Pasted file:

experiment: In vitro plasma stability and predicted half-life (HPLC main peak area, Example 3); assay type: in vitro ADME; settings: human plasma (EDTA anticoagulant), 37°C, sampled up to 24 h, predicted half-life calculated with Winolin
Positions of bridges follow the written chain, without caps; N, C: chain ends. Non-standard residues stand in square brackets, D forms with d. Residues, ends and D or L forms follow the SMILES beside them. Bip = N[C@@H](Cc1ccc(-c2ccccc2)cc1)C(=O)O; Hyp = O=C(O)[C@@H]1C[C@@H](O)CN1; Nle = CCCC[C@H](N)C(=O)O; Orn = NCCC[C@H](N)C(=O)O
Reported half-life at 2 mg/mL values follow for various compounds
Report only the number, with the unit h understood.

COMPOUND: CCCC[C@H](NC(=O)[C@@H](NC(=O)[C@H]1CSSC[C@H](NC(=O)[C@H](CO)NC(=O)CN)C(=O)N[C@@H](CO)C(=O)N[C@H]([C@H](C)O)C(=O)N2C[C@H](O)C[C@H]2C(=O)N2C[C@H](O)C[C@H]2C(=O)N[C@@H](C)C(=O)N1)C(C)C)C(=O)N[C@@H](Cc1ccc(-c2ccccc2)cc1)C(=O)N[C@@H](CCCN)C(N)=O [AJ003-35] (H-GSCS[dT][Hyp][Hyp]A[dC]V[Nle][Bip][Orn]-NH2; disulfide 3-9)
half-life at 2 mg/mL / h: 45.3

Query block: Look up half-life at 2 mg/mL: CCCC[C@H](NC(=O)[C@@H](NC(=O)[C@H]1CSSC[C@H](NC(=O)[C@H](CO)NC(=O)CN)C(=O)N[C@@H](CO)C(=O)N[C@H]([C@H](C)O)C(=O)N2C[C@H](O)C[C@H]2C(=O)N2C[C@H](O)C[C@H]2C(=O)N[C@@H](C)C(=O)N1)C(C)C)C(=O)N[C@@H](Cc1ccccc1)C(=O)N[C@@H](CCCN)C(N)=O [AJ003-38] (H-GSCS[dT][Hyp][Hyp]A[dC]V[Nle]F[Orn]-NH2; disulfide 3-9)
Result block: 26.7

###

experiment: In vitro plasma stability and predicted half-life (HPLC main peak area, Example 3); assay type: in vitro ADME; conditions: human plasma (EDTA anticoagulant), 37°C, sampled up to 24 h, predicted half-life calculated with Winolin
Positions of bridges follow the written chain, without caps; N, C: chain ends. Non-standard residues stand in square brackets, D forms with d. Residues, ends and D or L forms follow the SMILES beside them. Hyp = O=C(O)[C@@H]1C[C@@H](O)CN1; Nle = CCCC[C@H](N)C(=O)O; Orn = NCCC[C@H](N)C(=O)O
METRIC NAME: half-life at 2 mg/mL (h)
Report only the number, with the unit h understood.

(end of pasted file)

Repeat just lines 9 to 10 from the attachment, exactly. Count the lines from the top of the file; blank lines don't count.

###

experiment: In vitro plasma stability and predicted half-life (HPLC main peak area, Example 3); assay type: in vitro ADME; conditions: human plasma (EDTA anticoagulant), 37°C, sampled up to 24 h, predicted half-life calculated with Winolin